Study: Overtime rules could benefit 6M

Regulations now under construction at the Labor Department could expand the sphere of workers eligible for overtime pay by more than 6 million, according to a new study from the Economic Policy Institute (EPI).

Raising the weekly salary threshold under which employers would be obligated to pay their workers overtime wages would disproportionately help female, Latino and black workers, according to the liberal-leaning think tank's new report.

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“Raising the salary threshold for overtime will help low-paid managers and professionals, especially women and people of color, who are not being compensated when they work over 40 hours a week,” said Heidi Shierholz, an economist at the institute who conducted the study.

President Obama ordered up the regulations via executive action this spring, as his push for a national minimum wage hike faltered in Congress.

Under current rules, employers must pay overtime to salaried workers making less than $455 a week. The exemption for those earning more was meant for well-paid executives and professionals but hasn’t been raised.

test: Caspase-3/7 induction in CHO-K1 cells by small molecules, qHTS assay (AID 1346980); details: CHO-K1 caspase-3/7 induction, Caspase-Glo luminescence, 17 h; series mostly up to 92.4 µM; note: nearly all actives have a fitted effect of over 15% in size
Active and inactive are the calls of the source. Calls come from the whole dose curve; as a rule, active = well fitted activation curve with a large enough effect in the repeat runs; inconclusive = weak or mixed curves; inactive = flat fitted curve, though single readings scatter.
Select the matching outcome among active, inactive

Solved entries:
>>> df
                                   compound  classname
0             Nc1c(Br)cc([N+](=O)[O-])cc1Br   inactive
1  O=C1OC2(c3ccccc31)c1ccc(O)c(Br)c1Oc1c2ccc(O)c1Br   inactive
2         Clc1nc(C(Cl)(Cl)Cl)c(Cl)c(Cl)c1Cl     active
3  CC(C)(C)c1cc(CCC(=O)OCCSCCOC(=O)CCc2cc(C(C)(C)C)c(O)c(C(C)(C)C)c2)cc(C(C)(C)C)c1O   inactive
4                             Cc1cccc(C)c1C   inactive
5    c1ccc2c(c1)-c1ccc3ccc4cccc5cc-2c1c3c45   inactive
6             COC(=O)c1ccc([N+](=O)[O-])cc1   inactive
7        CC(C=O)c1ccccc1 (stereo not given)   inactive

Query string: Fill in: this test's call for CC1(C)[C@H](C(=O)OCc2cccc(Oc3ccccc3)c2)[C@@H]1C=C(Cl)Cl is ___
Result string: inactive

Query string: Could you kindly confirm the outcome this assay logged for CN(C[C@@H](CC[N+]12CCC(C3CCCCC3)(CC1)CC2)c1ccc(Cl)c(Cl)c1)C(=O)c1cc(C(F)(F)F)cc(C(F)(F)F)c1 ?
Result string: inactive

The EPI has recommended that the threshold be lifted to $984 to reflect inflation since 1975, when the rules were put in place. That would make an estimated 6.1 million more people eligible, Shierholz said.

“It’s clear that the Department of Labor should raise the threshold to $984, or even higher, so that low-paid white-collar workers are treated fairly,” she said.

The Obama administration has not said how high the new regulations might lift the threshold, but the proposal seeks to redefine which employees can be classified as “executive or professional” and thus ineligible for overtime pay.

The action is expected to expand the number of eligible employees to include, for instance, fast food shift supervisors and some office workers who are now denied overtime pay.

Employees would also be required to perform a minimum percentage of “executive work” to qualify for the so-called white-collar exemption, narrowing a loophole that allowed companies to exempt certain workers.

Labor Secretary Tom Perez has declined to say how soon the new rules would be finalized, but a notice of proposed rule-making, the first formal step in the process, is expected in November, according to the agency’s regulatory agenda.